Low-temperature refrigeration (aka, deep-freezing) have an essential role in the food and pharmaceutical industries. Considering environmental and economic concerns, Carbon Dioxide (R744) has presented itself as a competent refrigerant. Even though many researchers performed extensive investigations on the performance of the low-temperature refrigeration cycles, the innovations in this field still exist, and refinement and examination of new layouts remain a hot topic, among which coupling an ejector with the cycle is a popular method that has shown promising results. This article proposes a new layout for low-temperature refrigeration together with the thermodynamic studies on the effects of changing pressures before and after the ejector by introducing an additional compressor, gas cooler, and turboexpander to the conventional layout of transcritical CO2 ejector cycle. The coefficient of performance (COP) around 1.4 was obtained for evaporation at −45 °C. The first law analysis of the cycle was conducted, and optimal values for pressures before and after the ejector were identified. It was found that using a compressor and a gas cooler before the secondary entrance of the ejector is beneficial to COP, and the expansion process right after the ejector will affect the COP. It was discovered that the instant expansion after ejector is unnecessary at optimum conditions, and the phase condition of the ejector's discharge has a huge impact on the performance. Optimization and parametric analysis of the cycle was conducted, and the effects of efficiencies of the cycle's components on COP were investigated. A simple and comprehensive second Law analysis of the proposed system is included, and the performance of the setup was briefly compared with other cycles in low-temperature refrigeration. It was revealed that this single-refrigerant proposed cycle not only can reach a reasonable performance for deep-freezing applications, but also it has 10% less compression ratio than its R744 counterparts.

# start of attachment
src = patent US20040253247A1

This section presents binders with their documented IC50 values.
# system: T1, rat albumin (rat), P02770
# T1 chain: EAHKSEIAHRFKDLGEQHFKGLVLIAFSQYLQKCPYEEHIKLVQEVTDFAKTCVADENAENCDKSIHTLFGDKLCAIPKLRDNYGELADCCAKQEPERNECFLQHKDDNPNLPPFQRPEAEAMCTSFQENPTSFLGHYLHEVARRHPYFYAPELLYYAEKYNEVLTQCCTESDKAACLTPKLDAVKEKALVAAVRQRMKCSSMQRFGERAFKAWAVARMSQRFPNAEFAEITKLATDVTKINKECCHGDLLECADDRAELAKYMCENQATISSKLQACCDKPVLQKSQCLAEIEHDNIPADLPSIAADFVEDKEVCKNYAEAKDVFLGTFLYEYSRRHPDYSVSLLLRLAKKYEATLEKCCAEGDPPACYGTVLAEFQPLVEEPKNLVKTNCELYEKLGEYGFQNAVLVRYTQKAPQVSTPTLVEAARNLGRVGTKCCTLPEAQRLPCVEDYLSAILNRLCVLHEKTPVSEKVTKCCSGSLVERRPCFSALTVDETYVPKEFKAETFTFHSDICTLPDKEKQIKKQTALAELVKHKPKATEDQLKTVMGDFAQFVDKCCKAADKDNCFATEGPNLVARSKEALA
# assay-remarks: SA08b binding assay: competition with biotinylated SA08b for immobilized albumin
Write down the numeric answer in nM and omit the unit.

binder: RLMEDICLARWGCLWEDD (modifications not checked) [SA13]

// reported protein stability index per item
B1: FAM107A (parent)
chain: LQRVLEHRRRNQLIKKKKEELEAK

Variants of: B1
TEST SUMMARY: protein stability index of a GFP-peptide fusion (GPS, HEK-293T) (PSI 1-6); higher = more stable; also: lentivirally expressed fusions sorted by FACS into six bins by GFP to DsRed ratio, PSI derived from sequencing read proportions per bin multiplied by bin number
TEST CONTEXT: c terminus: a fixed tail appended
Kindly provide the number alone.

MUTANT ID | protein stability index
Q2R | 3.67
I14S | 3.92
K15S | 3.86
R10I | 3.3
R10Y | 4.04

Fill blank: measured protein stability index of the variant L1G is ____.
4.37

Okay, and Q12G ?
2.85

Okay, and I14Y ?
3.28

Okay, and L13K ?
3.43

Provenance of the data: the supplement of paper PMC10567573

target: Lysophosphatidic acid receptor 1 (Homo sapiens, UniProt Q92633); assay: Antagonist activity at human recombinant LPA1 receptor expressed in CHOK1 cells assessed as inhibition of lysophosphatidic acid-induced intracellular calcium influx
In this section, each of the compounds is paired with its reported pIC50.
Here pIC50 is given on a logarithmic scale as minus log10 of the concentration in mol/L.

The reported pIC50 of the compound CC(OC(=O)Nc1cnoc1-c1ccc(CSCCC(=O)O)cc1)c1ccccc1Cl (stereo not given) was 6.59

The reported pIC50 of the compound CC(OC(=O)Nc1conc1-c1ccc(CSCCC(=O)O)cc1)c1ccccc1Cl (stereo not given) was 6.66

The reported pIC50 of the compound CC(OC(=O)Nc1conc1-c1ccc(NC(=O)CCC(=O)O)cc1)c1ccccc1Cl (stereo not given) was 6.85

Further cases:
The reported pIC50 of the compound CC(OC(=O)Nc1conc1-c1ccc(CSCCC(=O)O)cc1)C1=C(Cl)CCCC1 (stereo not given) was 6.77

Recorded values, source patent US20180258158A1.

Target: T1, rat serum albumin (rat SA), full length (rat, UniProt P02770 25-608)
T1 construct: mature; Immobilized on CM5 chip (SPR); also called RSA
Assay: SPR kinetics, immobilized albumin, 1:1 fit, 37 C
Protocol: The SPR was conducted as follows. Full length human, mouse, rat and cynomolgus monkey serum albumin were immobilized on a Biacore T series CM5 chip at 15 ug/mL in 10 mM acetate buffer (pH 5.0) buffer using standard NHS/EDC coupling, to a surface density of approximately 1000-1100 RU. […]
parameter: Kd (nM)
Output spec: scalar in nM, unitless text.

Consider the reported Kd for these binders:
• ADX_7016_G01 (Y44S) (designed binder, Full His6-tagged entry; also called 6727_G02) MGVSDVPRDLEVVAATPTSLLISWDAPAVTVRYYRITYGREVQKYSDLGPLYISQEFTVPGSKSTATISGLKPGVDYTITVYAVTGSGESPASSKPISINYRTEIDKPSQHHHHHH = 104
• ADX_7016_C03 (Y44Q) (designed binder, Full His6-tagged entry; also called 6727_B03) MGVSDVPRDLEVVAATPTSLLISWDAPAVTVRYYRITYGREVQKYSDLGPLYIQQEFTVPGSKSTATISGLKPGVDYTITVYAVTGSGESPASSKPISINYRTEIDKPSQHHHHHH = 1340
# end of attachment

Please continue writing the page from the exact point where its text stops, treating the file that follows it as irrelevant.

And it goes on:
|Journal||Applied Thermal Engineering|
|Publication status||Published - Apr 2021|
All Science Journal Classification (ASJC) codes
- Energy Engineering and Power Technology
- Industrial and Manufacturing Engineering